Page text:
All over the globe migrants face considerable dangers while in transit. In the Mediterranean, the European Union and Italy provide financial training, equipment, and funding to the Libyan coastguard, which in turn apprehends and detains asylum seekers in punitive conditions risking exposure to militias, traffickers, and even airstrikes by the Libyan government. It has also been reported that the Libyan coast guard has shot at migrants as well as civil society rescue boats. In Australia, the conservative Liberal National Coalition government has reportedly paid smugglers carrying migrants to turn back their boats, has detained asylum seekers in Nauru and Papua New Guinea for over six years, and recently repealed “medevac” laws that granted significant powers to doctors to send migrant detainees to Australia for medical treatment. Amidst record numbers of asylum seekers from Central America, President Donald Trump has continued to pursue his planned border wall with Mexico, separated children from their families, and most recently struck agreements with Honduras, Guatemala, and El Salvador to summarily return many asylum seekers who make it to the U.S. Scholars and policymakers have referred to these collective practices as a strategy or paradigm of deterrence. But while some border policies deter, not all control policies can be counted as “deterrence.” Instead, many are more accurately described as forms of “defense.”
Why Do States Claim to Pursue Migration “Deterrence”?
Western liberal democracies are the major founders of the current global refugee regime, the framers of the 1951 Convention Relating to the Status of Refugees, and represent the top donors to the United Nations High Commissioner for Refugees. Yet even as these countries invest resources to ostensibly improve the plight of refugees, they simultaneously invest massive resources in preventing asylum seekers from accessing their territories. In the past, these Western states worked to reduce the irregular entry of migrants into their territories, while still allowing for a modicum of access to their asylum systems through specified processes. But in recent years, the West has shed much of the normative restraint it observed in the post-World War II era in relation to the treatment of migrants, and border and migration restrictions have taken on new harsh dynamics that affect both asylum seekers and migrants indiscriminately. Some of this renewed emphasis on erecting barriers to migration occurred after the 2015 European refugee “crisis,” but many of these restrictive practices were systematically put in place over the last three decades. During this period, in order to stop people from entering their territories, while appearing to stay true to the liberal values enshrined in their constitutions, Western states sought to control their borders using an array of new control measures which they argue “deter” immigration.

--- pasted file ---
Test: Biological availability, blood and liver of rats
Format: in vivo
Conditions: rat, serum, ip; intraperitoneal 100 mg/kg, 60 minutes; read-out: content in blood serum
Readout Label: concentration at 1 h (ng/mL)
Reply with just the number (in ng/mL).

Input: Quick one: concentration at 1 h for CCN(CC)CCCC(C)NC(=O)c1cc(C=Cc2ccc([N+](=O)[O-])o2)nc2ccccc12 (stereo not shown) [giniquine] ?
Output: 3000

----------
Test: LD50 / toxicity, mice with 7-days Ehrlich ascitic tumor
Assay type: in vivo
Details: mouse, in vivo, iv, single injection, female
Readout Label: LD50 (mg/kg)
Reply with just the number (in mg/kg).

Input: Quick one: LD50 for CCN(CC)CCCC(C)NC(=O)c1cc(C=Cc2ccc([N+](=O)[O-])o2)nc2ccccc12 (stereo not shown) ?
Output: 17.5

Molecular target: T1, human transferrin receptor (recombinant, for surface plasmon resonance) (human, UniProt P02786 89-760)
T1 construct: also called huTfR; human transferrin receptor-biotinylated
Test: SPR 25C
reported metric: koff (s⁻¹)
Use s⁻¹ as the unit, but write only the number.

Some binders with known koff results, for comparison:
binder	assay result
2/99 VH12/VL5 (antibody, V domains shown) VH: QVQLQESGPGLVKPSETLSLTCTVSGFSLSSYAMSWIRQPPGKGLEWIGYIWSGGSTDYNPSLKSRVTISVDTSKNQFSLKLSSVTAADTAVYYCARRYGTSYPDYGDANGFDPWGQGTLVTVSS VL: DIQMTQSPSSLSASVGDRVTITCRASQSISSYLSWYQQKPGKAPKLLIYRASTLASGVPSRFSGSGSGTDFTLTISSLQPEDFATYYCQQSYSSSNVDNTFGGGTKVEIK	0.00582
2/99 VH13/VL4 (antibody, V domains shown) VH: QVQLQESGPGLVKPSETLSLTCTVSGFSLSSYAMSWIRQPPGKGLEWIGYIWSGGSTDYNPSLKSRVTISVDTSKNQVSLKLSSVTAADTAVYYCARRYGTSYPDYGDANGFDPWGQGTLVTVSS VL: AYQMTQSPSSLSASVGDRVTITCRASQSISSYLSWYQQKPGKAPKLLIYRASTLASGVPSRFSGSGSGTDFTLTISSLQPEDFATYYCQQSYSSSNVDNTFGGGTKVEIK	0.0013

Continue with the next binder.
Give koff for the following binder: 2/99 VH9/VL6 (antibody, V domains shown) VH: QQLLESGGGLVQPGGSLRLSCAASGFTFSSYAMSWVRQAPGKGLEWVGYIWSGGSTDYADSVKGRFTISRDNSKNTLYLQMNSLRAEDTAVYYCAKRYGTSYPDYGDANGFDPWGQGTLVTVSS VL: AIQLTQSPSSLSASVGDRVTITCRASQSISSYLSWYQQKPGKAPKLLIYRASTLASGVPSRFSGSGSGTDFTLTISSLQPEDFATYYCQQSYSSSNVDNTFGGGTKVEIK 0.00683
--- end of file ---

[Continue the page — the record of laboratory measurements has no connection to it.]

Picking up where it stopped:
Across the globe, the rhetoric of “deterrence” has been used to describe border control policies as diverse as immigration detention and raids on employers, curbing access to social benefits, using maritime interdictions to turn back individuals arriving by sea, and the proliferation of physical border walls and “floating barriers.” Yet this broad labeling of recent actions as “deterrence” policies is incorrect. Deterrence is an established concept with a focused definition and meaning; it is about changing an individual’s preferences, not their capacity to achieve those preferences. Generations of International Relations scholars have stressed the need to distinguish between deterrence and defense. Deterrence-based policies aim to change the motivations of actors, whereas defense-based policies are designed to limit actors’ capabilities. In other words, while deterrence leaves individuals with the ability to choose an action or response, a strategy of defense is about physically preventing or impeding an individual from achieving their objective.